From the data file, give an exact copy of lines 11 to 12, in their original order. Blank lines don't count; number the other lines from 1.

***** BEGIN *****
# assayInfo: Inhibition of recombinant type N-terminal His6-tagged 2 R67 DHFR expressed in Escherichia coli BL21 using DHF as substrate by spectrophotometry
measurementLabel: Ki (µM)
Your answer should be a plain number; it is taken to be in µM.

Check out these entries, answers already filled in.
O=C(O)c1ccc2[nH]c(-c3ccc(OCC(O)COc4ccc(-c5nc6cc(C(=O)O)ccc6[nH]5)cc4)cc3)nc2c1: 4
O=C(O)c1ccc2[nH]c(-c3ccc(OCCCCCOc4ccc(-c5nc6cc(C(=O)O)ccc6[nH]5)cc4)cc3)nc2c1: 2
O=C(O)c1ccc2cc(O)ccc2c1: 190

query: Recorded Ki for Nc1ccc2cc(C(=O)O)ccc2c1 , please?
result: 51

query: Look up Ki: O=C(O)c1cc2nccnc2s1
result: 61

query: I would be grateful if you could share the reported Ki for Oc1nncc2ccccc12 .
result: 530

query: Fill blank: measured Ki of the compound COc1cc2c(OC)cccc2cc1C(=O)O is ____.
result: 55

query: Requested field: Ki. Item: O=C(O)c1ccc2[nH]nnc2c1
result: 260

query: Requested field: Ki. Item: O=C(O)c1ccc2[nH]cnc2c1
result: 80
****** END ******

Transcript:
result: 61

query: I would be grateful if you could share the reported Ki for Oc1nncc2ccccc12 .